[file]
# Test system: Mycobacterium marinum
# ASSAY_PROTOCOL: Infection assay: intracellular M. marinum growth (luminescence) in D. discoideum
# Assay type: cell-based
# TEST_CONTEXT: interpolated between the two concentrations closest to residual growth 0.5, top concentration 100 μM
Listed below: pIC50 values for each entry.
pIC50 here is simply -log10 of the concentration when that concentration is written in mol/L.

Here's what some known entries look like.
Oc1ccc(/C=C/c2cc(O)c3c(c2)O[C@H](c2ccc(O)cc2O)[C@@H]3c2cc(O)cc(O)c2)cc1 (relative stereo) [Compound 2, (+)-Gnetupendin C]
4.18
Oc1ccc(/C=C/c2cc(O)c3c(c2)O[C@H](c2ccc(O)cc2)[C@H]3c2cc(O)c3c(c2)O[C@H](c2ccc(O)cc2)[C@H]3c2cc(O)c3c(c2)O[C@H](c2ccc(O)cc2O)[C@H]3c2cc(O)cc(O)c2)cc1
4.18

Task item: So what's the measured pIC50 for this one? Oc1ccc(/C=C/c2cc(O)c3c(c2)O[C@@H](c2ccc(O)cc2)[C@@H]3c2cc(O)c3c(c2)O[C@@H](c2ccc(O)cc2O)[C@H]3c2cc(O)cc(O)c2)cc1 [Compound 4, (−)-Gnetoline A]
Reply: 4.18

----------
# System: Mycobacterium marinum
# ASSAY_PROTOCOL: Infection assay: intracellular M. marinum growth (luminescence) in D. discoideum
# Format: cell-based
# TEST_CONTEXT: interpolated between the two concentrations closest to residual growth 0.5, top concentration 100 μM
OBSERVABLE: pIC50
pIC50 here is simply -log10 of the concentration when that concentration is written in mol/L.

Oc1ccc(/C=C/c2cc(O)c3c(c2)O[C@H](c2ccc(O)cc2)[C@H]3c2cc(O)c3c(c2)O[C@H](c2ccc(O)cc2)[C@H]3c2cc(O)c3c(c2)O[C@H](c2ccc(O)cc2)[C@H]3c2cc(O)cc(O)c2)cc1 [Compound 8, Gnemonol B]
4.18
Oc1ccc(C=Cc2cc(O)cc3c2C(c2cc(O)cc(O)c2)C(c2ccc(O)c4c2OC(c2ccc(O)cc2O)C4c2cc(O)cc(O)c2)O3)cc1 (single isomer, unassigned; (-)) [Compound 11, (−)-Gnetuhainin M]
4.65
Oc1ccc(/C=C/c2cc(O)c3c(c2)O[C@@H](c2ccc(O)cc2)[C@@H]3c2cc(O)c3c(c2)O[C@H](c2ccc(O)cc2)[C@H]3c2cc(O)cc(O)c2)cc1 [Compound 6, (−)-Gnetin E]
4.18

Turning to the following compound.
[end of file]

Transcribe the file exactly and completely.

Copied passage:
# Test system: Mycobacterium marinum
# ASSAY_PROTOCOL: Infection assay: intracellular M. marinum growth (luminescence) in D. discoideum
# Assay type: cell-based
# TEST_CONTEXT: interpolated between the two concentrations closest to residual growth 0.5, top concentration 100 μM
Listed below: pIC50 values for each entry.
pIC50 here is simply -log10 of the concentration when that concentration is written in mol/L.

Here's what some known entries look like.
Oc1ccc(/C=C/c2cc(O)c3c(c2)O[C@H](c2ccc(O)cc2O)[C@@H]3c2cc(O)cc(O)c2)cc1 (relative stereo) [Compound 2, (+)-Gnetupendin C]
4.18
Oc1ccc(/C=C/c2cc(O)c3c(c2)O[C@H](c2ccc(O)cc2)[C@H]3c2cc(O)c3c(c2)O[C@H](c2ccc(O)cc2)[C@H]3c2cc(O)c3c(c2)O[C@H](c2ccc(O)cc2O)[C@H]3c2cc(O)cc(O)c2)cc1
4.18

Task item: So what's the measured pIC50 for this one? Oc1ccc(/C=C/c2cc(O)c3c(c2)O[C@@H](c2ccc(O)cc2)[C@@H]3c2cc(O)c3c(c2)O[C@@H](c2ccc(O)cc2O)[C@H]3c2cc(O)cc(O)c2)cc1 [Compound 4, (−)-Gnetoline A]
Reply: 4.18

----------
# System: Mycobacterium marinum
# ASSAY_PROTOCOL: Infection assay: intracellular M. marinum growth (luminescence) in D. discoideum
# Format: cell-based
# TEST_CONTEXT: interpolated between the two concentrations closest to residual growth 0.5, top concentration 100 μM
OBSERVABLE: pIC50
pIC50 here is simply -log10 of the concentration when that concentration is written in mol/L.

Oc1ccc(/C=C/c2cc(O)c3c(c2)O[C@H](c2ccc(O)cc2)[C@H]3c2cc(O)c3c(c2)O[C@H](c2ccc(O)cc2)[C@H]3c2cc(O)c3c(c2)O[C@H](c2ccc(O)cc2)[C@H]3c2cc(O)cc(O)c2)cc1 [Compound 8, Gnemonol B]
4.18
Oc1ccc(C=Cc2cc(O)cc3c2C(c2cc(O)cc(O)c2)C(c2ccc(O)c4c2OC(c2ccc(O)cc2O)C4c2cc(O)cc(O)c2)O3)cc1 (single isomer, unassigned; (-)) [Compound 11, (−)-Gnetuhainin M]
4.65
Oc1ccc(/C=C/c2cc(O)c3c(c2)O[C@@H](c2ccc(O)cc2)[C@@H]3c2cc(O)c3c(c2)O[C@H](c2ccc(O)cc2)[C@H]3c2cc(O)cc(O)c2)cc1 [Compound 6, (−)-Gnetin E]
4.18

Turning to the following compound.